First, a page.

Officials confirmed Tuesday that a young girl from Los Angeles County was infected with the Zika Virus.
The outbreak of this mosquito-borne illness was reported in Brazil last May. Since then, the virus has spread across 20 countries in Central and South America, arriving now in the United States.
The Los Angeles Department of Health believes the girl contracted the illness while traveling in El Salvador last November. While she has since recovered from the virus, more reports of Zika Virus cases are appearing throughout the U.S. in New York, Virginia, and Arkansas.
"Right now the cases are mostly imported and the chance is good that it will spread more in the U.S.," said Keck School of Medicine Professor James Ou, an expert on emerging pathogens.
It should be noted that Zika is not contagious and most of the cases in the U.S. were contracted while abroad. The virus can only be transmitted if a mosquito bites a person who has the virus in their blood, and then bites another person.
More recent reports show that Zika may also be transmitted through blood transfusion or sexual intercourse, according to the Center of Disease Control and Prevention.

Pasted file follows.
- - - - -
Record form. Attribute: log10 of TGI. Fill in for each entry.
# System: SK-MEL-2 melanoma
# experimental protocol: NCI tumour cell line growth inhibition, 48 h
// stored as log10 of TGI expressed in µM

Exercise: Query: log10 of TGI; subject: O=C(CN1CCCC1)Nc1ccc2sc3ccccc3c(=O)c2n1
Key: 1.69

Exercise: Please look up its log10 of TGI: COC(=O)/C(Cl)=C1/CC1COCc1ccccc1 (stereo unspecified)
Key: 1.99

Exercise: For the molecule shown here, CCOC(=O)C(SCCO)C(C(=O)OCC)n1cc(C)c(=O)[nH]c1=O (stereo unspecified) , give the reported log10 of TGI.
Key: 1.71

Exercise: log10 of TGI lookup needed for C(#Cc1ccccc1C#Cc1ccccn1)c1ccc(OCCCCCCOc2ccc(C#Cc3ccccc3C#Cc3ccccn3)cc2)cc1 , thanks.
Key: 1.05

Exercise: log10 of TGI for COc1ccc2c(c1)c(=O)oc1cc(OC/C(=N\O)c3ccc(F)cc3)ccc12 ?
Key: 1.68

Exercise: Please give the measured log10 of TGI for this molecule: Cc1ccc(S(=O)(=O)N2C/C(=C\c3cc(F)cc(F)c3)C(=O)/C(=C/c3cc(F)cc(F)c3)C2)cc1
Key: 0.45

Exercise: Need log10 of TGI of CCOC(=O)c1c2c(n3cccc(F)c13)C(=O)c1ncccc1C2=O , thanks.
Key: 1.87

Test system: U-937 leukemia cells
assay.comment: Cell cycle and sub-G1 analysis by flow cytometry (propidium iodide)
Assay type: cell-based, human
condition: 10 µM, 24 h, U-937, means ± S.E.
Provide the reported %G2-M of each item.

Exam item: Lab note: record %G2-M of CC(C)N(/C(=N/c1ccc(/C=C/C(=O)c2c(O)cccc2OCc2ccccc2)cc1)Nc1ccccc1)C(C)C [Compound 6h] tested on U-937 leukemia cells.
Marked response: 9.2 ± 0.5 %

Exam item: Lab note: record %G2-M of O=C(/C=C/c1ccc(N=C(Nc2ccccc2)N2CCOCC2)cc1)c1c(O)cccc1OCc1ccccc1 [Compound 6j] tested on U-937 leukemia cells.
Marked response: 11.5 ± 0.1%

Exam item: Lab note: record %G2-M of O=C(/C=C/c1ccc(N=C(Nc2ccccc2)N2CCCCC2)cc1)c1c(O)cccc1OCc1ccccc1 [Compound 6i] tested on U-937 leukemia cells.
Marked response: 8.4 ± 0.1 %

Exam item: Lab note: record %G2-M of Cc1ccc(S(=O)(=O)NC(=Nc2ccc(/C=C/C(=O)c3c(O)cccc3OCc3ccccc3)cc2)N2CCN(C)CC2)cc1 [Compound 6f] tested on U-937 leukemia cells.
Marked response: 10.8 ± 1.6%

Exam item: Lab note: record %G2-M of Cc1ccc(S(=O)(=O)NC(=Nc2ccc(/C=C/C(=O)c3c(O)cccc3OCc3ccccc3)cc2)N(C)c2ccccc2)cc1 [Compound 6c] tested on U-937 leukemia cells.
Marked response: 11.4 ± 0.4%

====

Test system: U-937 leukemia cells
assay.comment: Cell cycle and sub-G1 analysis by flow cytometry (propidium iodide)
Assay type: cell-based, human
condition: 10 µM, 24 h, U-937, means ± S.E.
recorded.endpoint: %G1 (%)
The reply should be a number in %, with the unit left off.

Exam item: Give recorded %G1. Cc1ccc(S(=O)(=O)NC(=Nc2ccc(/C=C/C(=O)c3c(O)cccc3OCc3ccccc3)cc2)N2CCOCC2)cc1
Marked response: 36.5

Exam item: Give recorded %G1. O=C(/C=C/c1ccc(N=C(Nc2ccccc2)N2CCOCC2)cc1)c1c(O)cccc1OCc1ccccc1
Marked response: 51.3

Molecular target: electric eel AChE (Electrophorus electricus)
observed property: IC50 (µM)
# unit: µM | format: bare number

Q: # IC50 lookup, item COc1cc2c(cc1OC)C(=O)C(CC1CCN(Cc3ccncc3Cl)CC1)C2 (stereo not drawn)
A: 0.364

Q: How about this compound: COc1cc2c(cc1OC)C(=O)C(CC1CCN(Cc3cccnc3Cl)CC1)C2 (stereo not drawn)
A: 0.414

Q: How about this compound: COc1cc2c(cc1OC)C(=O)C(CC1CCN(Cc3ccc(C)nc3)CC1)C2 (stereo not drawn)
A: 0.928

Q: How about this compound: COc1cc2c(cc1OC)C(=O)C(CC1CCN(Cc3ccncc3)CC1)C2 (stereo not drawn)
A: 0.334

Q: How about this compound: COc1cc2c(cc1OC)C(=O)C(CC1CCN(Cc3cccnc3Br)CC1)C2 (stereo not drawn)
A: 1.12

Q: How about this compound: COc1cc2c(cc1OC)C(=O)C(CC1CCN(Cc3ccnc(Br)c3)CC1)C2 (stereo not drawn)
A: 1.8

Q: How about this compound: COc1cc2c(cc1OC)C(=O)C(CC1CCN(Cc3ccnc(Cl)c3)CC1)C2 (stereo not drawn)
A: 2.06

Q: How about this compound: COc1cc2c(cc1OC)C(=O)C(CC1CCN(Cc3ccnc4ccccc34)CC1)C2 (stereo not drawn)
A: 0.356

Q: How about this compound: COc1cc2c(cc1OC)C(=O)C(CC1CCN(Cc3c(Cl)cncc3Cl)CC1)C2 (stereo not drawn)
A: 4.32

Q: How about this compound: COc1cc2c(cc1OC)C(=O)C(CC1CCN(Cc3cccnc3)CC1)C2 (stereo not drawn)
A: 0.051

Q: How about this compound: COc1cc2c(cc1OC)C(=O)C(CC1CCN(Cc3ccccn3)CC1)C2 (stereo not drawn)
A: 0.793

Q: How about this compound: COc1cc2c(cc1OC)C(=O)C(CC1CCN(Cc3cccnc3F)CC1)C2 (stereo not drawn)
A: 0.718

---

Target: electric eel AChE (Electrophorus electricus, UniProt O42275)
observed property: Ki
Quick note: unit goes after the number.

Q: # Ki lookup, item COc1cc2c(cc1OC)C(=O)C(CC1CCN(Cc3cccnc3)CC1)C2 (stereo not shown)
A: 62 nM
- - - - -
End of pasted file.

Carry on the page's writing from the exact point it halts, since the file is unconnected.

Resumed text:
The most common symptoms include: fever, rash, joint pain, and red eyes, but even then, most people infected with Zika don't experience the very mild symptoms.
So, why the hysteria?
Last year, thousands of babies in Brazil were been born with abnormally small heads and impaired brain function, a congenital condition called microcephaly. Public health experts suspect the spike in this serious birth defect is related to the Zika Virus outbreak.
Panic around the illness has increased with the CDC issuing alerts across the Americas and officials in Columbia, El Salvador, and Ecuardo advising women to not get pregnant. And now, the virus has infiltrated the U.S.
Professor James Ou says that while we should not be scared of Zika, we be aware of the dangers of the virus, especially pregnant women planning to travel to endemic areas.